What is the RSE scheme?
The New Zealand Government’s Recognised Seasonal Employer (RSE) scheme has been in place since 2007.
Government-run, the scheme allows employers within the horticulture and viticulture industries to recruit a capped number of workers from overseas – predominantly from the Pacific – for seasonal work in New Zealand.
In September 2022, the Government increased the cap on Pacific workers for the 2022/23 season from 16,000 to 19,000, so employers could access more labour to help with planting, maintenance, harvesting, packing and winter pruning. This cap is reviewed annual by the New Zealand government and signed off by the immigration minister.
The RSE scheme is a mutually beneficial partnership supporting the economies and communities of both Pacific nations and New Zealand. Pacific workers receive training, mentoring and develop skills they can take home to begin their own business ventures, while earning an income that is sent back to their families and the wider community.
At the same time, the RSE scheme supports New Zealand growing businesses during peak harvest times and enables the horticulture and viticulture industries to employ New Zealanders in skilled, full-time positions.
The scheme has been recognised by the World Bank as one of the best migrant labour schemes in the world.
RSE scheme requirements
Employers must meet a stringent set of government criteria to be granted RSE status (accreditation).
RSE status is only granted where employers meet the specific standards set out by Immigration New Zealand (INZ) such as evidence of their financial position, a demonstration of good employment practices, as well as a commitment to training and employing New Zealanders.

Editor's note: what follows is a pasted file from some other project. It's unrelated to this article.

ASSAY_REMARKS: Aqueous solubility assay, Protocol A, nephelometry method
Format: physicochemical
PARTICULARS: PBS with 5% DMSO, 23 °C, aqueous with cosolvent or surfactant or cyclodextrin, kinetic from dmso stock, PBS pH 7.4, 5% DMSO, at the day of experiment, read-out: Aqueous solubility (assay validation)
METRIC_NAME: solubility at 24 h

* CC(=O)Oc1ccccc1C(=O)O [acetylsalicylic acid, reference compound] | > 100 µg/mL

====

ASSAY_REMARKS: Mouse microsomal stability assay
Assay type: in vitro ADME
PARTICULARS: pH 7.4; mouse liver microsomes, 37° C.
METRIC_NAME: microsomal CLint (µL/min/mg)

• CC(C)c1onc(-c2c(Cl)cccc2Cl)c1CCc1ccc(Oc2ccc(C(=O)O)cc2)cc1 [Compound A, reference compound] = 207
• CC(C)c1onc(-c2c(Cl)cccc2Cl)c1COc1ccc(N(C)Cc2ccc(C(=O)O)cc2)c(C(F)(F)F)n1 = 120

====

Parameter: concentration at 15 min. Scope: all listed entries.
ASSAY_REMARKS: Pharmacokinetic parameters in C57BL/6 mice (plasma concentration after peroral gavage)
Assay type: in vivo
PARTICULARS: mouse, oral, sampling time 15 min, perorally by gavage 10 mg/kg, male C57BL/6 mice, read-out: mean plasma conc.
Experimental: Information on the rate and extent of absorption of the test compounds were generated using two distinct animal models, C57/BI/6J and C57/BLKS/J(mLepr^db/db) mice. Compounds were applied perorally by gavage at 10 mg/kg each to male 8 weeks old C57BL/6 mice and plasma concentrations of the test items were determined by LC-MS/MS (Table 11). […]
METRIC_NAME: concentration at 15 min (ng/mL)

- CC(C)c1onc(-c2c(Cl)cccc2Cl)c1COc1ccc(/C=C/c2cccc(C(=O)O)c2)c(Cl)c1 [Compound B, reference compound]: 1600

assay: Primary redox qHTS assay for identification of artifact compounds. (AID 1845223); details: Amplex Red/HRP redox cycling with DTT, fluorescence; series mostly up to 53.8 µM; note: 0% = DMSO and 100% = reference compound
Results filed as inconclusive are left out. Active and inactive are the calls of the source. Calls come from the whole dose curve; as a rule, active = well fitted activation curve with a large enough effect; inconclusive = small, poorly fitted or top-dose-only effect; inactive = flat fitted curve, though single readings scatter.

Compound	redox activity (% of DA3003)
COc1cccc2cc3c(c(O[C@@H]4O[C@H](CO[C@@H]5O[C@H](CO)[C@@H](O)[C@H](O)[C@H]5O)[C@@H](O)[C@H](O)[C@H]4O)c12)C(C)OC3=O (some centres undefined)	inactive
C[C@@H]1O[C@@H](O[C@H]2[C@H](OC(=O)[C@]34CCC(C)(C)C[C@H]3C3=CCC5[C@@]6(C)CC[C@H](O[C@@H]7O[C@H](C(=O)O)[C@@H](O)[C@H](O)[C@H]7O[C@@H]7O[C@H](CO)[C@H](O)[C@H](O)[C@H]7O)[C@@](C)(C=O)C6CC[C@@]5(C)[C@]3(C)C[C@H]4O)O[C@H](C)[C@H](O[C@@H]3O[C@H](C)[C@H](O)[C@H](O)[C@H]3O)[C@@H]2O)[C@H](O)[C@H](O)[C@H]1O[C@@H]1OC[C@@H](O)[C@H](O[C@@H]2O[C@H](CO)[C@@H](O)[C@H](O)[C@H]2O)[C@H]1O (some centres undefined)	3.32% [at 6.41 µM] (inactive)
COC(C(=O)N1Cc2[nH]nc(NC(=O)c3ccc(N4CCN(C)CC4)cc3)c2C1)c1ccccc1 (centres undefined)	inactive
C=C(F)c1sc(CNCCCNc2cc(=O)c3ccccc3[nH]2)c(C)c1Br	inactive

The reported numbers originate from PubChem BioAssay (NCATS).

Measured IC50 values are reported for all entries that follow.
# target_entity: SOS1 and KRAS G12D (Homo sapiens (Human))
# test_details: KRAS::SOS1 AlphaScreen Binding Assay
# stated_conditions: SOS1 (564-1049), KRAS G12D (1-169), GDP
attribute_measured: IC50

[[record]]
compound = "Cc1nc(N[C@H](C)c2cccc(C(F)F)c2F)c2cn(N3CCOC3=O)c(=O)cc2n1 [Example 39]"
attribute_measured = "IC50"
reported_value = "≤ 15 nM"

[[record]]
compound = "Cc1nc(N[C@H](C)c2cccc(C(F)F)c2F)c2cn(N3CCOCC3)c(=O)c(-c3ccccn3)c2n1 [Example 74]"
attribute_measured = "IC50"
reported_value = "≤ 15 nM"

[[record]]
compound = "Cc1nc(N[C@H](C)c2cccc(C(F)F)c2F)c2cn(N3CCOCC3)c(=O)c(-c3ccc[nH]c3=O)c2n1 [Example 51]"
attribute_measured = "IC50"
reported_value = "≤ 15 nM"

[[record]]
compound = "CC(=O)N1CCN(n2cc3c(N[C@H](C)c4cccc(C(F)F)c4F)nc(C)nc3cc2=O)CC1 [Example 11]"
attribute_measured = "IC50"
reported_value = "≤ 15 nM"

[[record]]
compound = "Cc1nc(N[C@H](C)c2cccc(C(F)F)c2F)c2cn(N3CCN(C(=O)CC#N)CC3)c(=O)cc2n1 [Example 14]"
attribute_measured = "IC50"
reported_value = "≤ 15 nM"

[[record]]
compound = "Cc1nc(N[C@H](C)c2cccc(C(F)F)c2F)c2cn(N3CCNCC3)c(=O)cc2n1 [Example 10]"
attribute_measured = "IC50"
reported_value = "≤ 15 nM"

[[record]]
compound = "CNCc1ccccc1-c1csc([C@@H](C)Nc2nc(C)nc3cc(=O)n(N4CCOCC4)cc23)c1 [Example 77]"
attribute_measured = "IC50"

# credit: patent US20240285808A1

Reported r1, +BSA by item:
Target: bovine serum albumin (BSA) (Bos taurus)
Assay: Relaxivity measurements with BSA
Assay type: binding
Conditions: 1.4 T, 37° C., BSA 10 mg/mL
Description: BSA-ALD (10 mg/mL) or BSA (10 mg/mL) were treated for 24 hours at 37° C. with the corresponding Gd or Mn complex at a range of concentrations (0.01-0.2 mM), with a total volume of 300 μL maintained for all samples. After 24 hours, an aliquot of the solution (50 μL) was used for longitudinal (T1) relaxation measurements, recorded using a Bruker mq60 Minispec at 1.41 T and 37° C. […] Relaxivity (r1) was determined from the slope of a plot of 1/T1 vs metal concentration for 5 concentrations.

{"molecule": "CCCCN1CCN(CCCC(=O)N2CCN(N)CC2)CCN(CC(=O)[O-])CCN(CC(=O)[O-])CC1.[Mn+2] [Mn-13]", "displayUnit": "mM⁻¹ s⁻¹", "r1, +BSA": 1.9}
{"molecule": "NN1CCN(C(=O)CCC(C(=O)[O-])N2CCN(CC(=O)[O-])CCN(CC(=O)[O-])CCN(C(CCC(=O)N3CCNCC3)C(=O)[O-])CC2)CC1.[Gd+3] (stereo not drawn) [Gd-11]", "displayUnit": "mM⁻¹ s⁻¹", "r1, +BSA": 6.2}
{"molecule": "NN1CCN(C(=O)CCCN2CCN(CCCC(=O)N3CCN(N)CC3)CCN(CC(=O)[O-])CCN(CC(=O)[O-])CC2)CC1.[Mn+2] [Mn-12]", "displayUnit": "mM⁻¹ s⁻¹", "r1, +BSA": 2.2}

Once granted RSE status, employers must apply for an Agreement to Recruit (ATR) to bring Pacific workers into the country for seasonal work.
Under this ATR, employers must meet further obligations set out by INZ, including but not limited to: satisfactory pastoral care, fulfilment of health and safety requirements and suitable accommodation and onsite facilities.
Horticulture industry RSE videos
Watch RSE workers share their experiences of working in New Zealand. Voices of the Pacific videos by HortNZ and the Pacific Cooperation Foundation.
Voices of the Pacific - Tonga
Voices of the Pacific : Tonga. Follow Lisiate Loloma and his brother Taniela as they travel from New Zealand back home to Tonga. They are sons of one of the original Tongan RSE workers to take part in the scheme. Eldest son Lisiate considers his future, now that his father has passed away.
Voices of the Pacific - Samoa
We follow RSE worker Solomona Kelekolio from an apple orchard in Hastings back to Samoa, where he is welcomed home alongside other
seasonal workers by the nation’s Prime Minister and Tuatagaloa Joe Annandale from Poutasi Village.
Voices of the Pacific - Fiji
Aporosa Bulinitarawereierenavula travelled from the Yasawa Islands in Fiji to New Zealand after a cyclone. He talks about the skills he’s gained that have helped him to rebuild his village.
Voices of the Pacific - Vanuatu
Well known RSE worker Peter Bumseng has been coming to New Zealand for 15 years, since the scheme’s inception. While he mentors other Ni-Vanuatu workers in New Zealand, Peter’s wife Regina works with the families of workers in Vanuatu. Their commitment to providing support in each country during separation has given stability to many families.
Voices of the Pacific - Tuvalu
Proud Tuvaluan Keith Taulealea was one of the original RSE workers to come to New Zealand. He has left behind an incredible
legacy not only in Tuvalu, but also in New Zealand where an annual award is given to RSE workers in Keith’s name.